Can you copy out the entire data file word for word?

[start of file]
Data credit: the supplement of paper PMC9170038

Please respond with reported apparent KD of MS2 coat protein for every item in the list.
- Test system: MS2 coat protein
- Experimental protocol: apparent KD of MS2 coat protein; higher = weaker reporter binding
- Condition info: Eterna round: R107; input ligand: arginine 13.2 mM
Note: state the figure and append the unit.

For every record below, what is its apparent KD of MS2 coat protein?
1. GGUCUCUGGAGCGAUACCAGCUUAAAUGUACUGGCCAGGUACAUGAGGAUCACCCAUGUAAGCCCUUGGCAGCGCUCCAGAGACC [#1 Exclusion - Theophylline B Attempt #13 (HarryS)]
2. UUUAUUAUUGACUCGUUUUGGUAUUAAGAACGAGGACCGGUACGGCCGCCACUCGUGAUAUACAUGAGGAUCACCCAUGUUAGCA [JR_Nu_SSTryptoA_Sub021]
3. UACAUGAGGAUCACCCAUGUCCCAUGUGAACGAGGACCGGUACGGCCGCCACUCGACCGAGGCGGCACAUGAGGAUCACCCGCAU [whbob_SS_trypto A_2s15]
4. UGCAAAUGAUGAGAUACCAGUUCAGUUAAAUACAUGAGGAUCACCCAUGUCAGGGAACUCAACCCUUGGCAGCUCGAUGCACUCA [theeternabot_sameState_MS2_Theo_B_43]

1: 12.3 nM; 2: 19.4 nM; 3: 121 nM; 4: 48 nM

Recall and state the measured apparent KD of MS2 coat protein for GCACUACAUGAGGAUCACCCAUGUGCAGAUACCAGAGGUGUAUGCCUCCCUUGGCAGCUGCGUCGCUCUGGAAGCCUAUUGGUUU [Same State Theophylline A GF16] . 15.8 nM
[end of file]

Data credit: the supplement of paper PMC9170038

Please respond with reported apparent KD of MS2 coat protein for every item in the list.
- Test system: MS2 coat protein
- Experimental protocol: apparent KD of MS2 coat protein; higher = weaker reporter binding
- Condition info: Eterna round: R107; input ligand: arginine 13.2 mM
Note: state the figure and append the unit.

For every record below, what is its apparent KD of MS2 coat protein?
1. GGUCUCUGGAGCGAUACCAGCUUAAAUGUACUGGCCAGGUACAUGAGGAUCACCCAUGUAAGCCCUUGGCAGCGCUCCAGAGACC [#1 Exclusion - Theophylline B Attempt #13 (HarryS)]
2. UUUAUUAUUGACUCGUUUUGGUAUUAAGAACGAGGACCGGUACGGCCGCCACUCGUGAUAUACAUGAGGAUCACCCAUGUUAGCA [JR_Nu_SSTryptoA_Sub021]
3. UACAUGAGGAUCACCCAUGUCCCAUGUGAACGAGGACCGGUACGGCCGCCACUCGACCGAGGCGGCACAUGAGGAUCACCCGCAU [whbob_SS_trypto A_2s15]
4. UGCAAAUGAUGAGAUACCAGUUCAGUUAAAUACAUGAGGAUCACCCAUGUCAGGGAACUCAACCCUUGGCAGCUCGAUGCACUCA [theeternabot_sameState_MS2_Theo_B_43]

1: 12.3 nM; 2: 19.4 nM; 3: 121 nM; 4: 48 nM

Recall and state the measured apparent KD of MS2 coat protein for GCACUACAUGAGGAUCACCCAUGUGCAGAUACCAGAGGUGUAUGCCUCCCUUGGCAGCUGCGUCGCUCUGGAAGCCUAUUGGUUU [Same State Theophylline A GF16] . 15.8 nM